Open Access

Small airway epithelial-C/EBPβ is increased in patients with advanced COPD

  • Michiko Mori1,
  • Leif Bjermer2,
  • Jonas S. Erjefält1, 2,
  • Martin R. Stampfli3, 4 and
  • Abraham B. Roos2, 3Email author
Respiratory Research201516:133

https://doi.org/10.1186/s12931-015-0297-0

Received: 21 April 2015

Accepted: 22 October 2015

Published: 29 October 2015

Abstract

The expression of CCAAT/enhancer-binding protein (C/EBP)β in the small airway epithelium of COPD is unknown. C/EBPβ was assessed in peripheral lung tissue of non-smoking/smoking controls and patients with GOLD I-IV COPD by quantitative immunohistochemistry. The expression of C/EBPβ was decreased in smokers compared to never smokers. Furthermore, C/EBPβ was significantly elevated in advanced COPD vs. asymptomatic smokers, and the expression correlated to lung function decline. As C/EBPβ exerts pro-inflammatory effects in the context of cigarette smoke, the elevated C/EBPβ in advanced COPD may be an indication of a breakdown of regulatory mechanisms and excessive inflammation.

Keywords

COPDC/EBPβAirway epithelium

Findings

Chronic obstructive pulmonary disease (COPD) is characterized by small airway inflammation. While glucocorticoids (GCs) and β2 agonists are mainstay in the management of COPD, these classes of drugs are, by and large, ineffective in preventing disease progression [1]. The lack of efficient pharmaceutical options is in part due to the incomplete understanding of the intricate molecular mechanisms contributing to the disease.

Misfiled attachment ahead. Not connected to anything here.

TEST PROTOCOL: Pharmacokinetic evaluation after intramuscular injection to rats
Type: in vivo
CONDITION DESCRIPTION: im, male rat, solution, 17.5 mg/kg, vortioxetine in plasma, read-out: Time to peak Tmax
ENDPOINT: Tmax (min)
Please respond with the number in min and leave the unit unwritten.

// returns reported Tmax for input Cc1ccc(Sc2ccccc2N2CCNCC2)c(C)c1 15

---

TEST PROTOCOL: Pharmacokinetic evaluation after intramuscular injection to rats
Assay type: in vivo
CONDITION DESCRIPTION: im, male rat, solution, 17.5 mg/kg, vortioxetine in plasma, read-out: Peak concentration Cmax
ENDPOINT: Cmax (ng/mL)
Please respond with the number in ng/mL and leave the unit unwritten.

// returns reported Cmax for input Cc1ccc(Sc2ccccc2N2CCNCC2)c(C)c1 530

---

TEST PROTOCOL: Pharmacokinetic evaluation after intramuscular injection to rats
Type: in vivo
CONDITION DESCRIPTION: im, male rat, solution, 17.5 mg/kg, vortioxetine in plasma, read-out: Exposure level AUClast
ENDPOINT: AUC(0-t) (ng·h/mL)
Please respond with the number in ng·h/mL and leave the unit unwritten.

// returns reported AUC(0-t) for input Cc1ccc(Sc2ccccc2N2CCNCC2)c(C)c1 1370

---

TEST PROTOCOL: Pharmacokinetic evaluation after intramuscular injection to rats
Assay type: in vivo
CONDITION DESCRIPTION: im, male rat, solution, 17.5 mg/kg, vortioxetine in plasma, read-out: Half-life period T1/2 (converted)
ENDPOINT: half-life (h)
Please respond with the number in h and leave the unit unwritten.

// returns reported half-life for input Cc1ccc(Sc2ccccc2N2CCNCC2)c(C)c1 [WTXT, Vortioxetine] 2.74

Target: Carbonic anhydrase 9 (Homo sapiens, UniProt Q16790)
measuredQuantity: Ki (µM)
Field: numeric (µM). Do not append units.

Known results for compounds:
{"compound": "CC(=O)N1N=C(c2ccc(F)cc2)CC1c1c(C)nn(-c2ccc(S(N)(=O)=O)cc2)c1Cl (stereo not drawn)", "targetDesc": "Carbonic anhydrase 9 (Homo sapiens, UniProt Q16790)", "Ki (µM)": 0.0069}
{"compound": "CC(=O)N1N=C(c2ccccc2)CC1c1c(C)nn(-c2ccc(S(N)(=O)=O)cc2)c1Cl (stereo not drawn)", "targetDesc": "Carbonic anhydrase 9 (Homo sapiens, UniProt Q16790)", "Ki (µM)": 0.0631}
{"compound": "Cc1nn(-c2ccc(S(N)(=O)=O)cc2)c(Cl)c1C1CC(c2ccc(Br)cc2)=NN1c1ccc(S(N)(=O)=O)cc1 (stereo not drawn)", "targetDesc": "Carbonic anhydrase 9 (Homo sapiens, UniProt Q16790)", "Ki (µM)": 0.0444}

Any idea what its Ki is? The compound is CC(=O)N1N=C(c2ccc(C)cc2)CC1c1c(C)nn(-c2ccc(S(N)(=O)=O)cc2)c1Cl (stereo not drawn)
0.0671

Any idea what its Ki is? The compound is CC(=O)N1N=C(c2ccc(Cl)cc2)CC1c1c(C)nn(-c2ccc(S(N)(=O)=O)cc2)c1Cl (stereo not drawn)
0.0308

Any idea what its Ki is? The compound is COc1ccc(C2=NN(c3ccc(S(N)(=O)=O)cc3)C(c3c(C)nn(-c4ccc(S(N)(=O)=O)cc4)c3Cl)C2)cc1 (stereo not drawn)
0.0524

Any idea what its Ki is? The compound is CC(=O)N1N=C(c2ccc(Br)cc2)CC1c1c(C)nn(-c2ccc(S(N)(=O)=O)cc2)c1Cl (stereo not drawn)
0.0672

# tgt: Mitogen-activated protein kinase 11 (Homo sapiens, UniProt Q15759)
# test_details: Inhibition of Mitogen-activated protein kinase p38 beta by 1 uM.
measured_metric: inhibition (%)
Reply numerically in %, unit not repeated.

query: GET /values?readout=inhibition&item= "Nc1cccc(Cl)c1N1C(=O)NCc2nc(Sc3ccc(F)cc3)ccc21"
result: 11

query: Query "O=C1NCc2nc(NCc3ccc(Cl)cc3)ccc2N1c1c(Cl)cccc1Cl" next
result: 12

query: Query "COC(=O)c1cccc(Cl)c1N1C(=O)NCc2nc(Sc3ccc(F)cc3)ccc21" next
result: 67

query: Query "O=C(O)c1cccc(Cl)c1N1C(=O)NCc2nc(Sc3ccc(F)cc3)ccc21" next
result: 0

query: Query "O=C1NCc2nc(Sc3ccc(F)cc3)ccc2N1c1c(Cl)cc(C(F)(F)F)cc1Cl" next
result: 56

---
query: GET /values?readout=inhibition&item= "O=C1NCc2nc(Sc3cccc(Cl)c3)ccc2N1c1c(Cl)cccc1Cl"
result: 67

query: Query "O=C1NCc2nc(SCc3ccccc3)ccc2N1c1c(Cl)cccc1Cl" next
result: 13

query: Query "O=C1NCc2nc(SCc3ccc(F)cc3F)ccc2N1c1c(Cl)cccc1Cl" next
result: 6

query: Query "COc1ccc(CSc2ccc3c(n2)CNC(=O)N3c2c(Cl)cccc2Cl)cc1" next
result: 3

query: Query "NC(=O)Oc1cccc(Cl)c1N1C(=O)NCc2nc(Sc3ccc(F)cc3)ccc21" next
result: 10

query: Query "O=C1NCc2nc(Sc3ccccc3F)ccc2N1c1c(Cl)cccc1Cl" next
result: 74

The transcription factor CCAAT/enhancer binding protein (C/EBP)β regulates inflammatory [2] and host defense genes [3] in the airway epithelium. Lung epithelial-C/EBPβ activates the inflammatory response to cigarette smoke [4], as well as lipopolysaccharide (LPS) [3]. Suppression of LPS-induced airway inflammation by β2 agonists is, however, also mediated by lung epithelial-C/EBPβ [3]. In addition, glucocorticoids increase the expression and transcriptional activity of C/EBPβ. Transactivation by glucocorticoids has in contrast to pro-inflammatory stimuli been suggested to up-regulate host defense genes [5, 6]. Hence, cigarette smoke and microbial ligands, as well as GCs and β2 agonists may all activate airway-epithelial C/EBPβ in COPD, with the possibility of different outcomes depending on the stimuli. There is currently insufficient knowledge of the expression of C/EBPβ in the small airways of COPD, in particular in end-stage disease where GC/β2 agonist therapy is mainstay.

We obtained peripheral tissue specimens from patients with stable GOLD I-IV COPD (n = 30), as well as controls with or without a smoking history (n = 14) (Table 1). The study was approved by the Swedish Research Ethics Committee in Lund, Sweden. All study subjects signed informed consent to participate. Formalin-fixed and paraffin-embedded tissue sections were pre-treated with a pH 6.1 buffer (EnVision™ FLEX Target Retrieval Solution, Dako, Glostrup, Denmark). The expression of C/EBPβ was visualized by immunohistochemistry using a polyclonal rabbit anti-C/EBPβ antibody (Santa Cruz Biotechnology, Santa Cruz, CA, USA), and EnVision™ Peroxidase/DAB Detection System kit on an Autostainer Plus (DakoCytomation, Glostrup). Automated immunohistochemistry allowed for minimized operator error between tissue samples.
Table 1

Baseline demographics and clinical characteristics

Parameter

Never smokers

Smokers w/o COPD

GOLD I-II COPDb

GOLD III-IV COPDc

p ANOVA

Subjects (n)a

8

6

18

12

 

Gender (female/male)

6/2

3/3

5/13

6/6

 

Age (years)

63 ± 4.8

56 ± 3.2

68 ± 1.8

61 ± 1.2

<0.05

Height (m)

1,64 ± 0.033

1.72 ± 0.05

1,74 ± 0.02

1,7 ± 0.031

ns

Weight (kg)